The reasons for seasons…

We’ve had several glorious warm and sunny spring days this week – so lucky for everyone enjoying an Easter break down here in Devon, or indeed for those of us fortunate enough to live here! I love springtime and the whole cycle of rebirth and renewal heralding the arrival of longer days and (hopefully) more sunshine – so uplifting!

Somehow, seasons used to be more clear-cut when I was a child. Summers were warmer, it always snowed at Christmas and I am sure all of that is probably poppy-cock – it’s just childhood memories that seem to change as you get older. But what really makes our seasons and the weather that they bring? I thought I’d investigate…

What causes the seasons?

The seasons are a result of the tilt of Earth’s axis in relation to the Sun as we orbit around it. This tilt (all 23.5º of it!) means that throughout our orbit around the sun (which is our calendar year) certain areas of the earth are tilted towards the Sun, while other areas are tilted away from it. This creates a difference in the amount of sunlight that reaches different parts of the Earth and that’s how we get the seasons.

When does spring officially start?

Well, that depends on whether you are referring to the astronomical or meteorological spring.

The date on our calendars that marks the start of spring refers to the astronomical season which is a result of the Earth’s axis and orbit around the sun. However, organisations like the Met Office use meteorological seasons based on the annual temperature cycle as well as coinciding with the calendar to determine a clear transition between the seasons.

Since the astronomical seasons vary in length, the start date of a new season can fall on different days each year. This makes it difficult to compare seasons between different years and resulted in the introduction of the meteorological calendar. This splits the calendar into four seasons of approximately the same length. The astronomical seasons run approximately three weeks later than those of the meteorological calendar. So now you know!

Which is your favourite season?

Do tell me your favourite. I think I could make a case for each season in turn and I am very grateful to live in a country where there are actual seasons rather than constant sunshine… would one of you remind me I said that in the depths of next winter please!

 

6 Comments

Time to ‘spring forward’ – why do we change our clocks twice a year?

Time – there’s never enough of it, sometimes it flies past and at other times, it drags… Ah, we do like to talk about time and we mess around with it too – this weekend it is time to ‘spring forward’ into British Summer Time (BST) so I thought it was a good time(!) to have a search online and find out why we change the clocks twice a year…

British Summer Time is a thorny subject and something that people get very heated about. The Scots would quite like a different time to the rest of us, and those of us in the West Country are ahead of you in East Anglia, or is it the other way around? I was amused to discover that at the beginning of the 20th century, Sandringham Time (30 minutes ahead) was used by the royal household. King Edward VIII put a stop to it an effort to reduce confusion, but I rather like the idea of Queen Victoria trundling along in her own time zone… Perhaps I can introduce ‘Joanna time’? Ah, Richard says ‘no’!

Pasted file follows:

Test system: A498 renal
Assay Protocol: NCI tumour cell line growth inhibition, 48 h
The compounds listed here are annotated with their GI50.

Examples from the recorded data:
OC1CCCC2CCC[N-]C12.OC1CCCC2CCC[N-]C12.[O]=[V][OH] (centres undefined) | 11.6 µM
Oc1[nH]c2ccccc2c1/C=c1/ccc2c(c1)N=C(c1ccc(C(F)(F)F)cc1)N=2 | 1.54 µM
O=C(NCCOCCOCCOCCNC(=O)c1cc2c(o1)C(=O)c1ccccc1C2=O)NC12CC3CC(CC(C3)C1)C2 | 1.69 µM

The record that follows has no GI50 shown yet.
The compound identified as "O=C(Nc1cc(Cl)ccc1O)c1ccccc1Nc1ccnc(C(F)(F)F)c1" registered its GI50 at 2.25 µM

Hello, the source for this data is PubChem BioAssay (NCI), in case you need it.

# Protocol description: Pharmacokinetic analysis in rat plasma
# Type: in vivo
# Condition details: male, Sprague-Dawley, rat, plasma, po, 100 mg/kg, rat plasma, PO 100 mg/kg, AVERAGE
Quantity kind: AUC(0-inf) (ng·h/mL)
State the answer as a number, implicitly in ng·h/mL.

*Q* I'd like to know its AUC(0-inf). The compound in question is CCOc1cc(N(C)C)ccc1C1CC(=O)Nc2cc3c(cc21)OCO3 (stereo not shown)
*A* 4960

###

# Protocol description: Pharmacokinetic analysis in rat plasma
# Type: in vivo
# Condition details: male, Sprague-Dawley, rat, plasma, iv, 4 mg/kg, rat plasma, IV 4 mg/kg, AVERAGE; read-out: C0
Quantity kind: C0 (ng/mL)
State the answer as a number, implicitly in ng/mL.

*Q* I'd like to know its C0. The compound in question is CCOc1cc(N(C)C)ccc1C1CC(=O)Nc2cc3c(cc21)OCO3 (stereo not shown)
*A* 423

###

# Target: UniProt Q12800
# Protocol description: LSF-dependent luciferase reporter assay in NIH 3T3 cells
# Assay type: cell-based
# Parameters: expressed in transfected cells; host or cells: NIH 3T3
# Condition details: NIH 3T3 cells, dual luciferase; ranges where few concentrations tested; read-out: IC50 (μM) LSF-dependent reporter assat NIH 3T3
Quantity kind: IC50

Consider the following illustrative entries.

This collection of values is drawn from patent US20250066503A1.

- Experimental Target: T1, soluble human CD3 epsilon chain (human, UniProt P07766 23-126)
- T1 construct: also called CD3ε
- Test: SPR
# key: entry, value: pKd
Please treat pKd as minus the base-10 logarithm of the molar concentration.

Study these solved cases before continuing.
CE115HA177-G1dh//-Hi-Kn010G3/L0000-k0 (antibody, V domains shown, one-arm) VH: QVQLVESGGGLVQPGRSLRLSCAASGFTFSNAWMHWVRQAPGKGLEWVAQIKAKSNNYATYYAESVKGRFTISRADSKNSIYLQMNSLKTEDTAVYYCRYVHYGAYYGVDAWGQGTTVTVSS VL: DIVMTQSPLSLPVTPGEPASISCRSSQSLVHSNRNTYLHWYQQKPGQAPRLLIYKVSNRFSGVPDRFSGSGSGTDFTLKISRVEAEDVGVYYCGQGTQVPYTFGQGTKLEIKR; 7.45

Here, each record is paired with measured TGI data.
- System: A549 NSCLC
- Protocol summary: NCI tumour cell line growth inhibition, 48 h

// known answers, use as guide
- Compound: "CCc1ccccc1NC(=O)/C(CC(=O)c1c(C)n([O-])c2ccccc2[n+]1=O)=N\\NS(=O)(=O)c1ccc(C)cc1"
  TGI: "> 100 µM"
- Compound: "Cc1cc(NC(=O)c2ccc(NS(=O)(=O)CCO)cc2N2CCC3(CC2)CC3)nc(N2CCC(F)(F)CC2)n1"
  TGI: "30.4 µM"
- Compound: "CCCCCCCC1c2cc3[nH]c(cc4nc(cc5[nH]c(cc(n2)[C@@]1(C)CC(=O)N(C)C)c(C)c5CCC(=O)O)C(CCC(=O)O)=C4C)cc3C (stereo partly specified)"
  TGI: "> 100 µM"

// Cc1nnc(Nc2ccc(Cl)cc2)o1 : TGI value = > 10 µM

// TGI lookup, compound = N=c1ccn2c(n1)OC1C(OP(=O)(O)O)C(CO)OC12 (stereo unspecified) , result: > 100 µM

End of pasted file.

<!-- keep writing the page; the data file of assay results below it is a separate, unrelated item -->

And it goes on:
Back to the facts – British Summer Time was first introduced by the Summer Time Act of 1916, after a campaign by builder William Willett. His original proposal was to move the clocks forward by 80 minutes, in 20-minute weekly steps on Sundays in April and by the reverse procedure in September – somewhat complicated!

In 1940, during the Second World War, the clocks in Britain were not put back by an hour at the end of Summer Time. In subsequent years, clocks continued to be advanced by one hour each spring and put back by an hour each autumn until July 1945. So during these summers, Britain was TWO hours ahead of Greenwich Mean Time (GMT) and operating on British Double Summer Time (BDST). The clocks came back to GMT at the end of summer in 1945. This DBST gave much lighter evenings for everyone, but the dark mornings must have been awful.

An inquiry during 1966–67 led the government of Harold Wilson to introduce the British Standard Time experiment, with Britain remaining on GMT+1 throughout the year. This took place between 27 October 1968 and 31 October 1971, when we reverted to the previous arrangement. I must say, I don’t remember this at all… I was obviously far too young to take it in!! 

Much of the reason for this experiment was to try and reduce road accidents in the dark early evenings. Analysis of accident data for the first two years of the experiment showed that while there had been an increase in casualties in the morning, there had been a much greater decrease in casualties in the evening, with a total of around 2,500 fewer people killed and seriously injured during the first two winters of the experiment. Strong evidence to keep GMT+1 all year you would think… but it wasn’t that simple as the period of the experiment coincided with the introduction of drink-driving legislation so the estimates were later modified downwards. 

I can remember that for years we were always out of sync with the rest of Europe or, ahem, should I say they were out of sync with us. Working out when to phone people abroad was always terribly complicated as for the odd week or two, we were on the same time, or two hours ahead or behind, or…  and it is only since October 1995 that the dates of starting and ending daylight saving time across the European Union have been aligned – amazing it took so long!

And so… the arguments for and against switching to permanent BST rumble on to this day. As well as being ‘safer’ for people on the roads, campaigners also say that it would save a great deal of energy. But then groups like farmers and other outdoor workers, and many residents of Scotland and Northern Ireland, strongly object. In northern Britain and Northern Ireland, the winter sunrise would not occur until 10am or even later.

Me, I’ll just keep trying to remember to ‘spring forward’ and ‘fall back’ and, if that fails when I am old and potty, I jolly well shall introduce ‘Joanna time’ and have done with it!

4 Comments

When the writing is on the wall…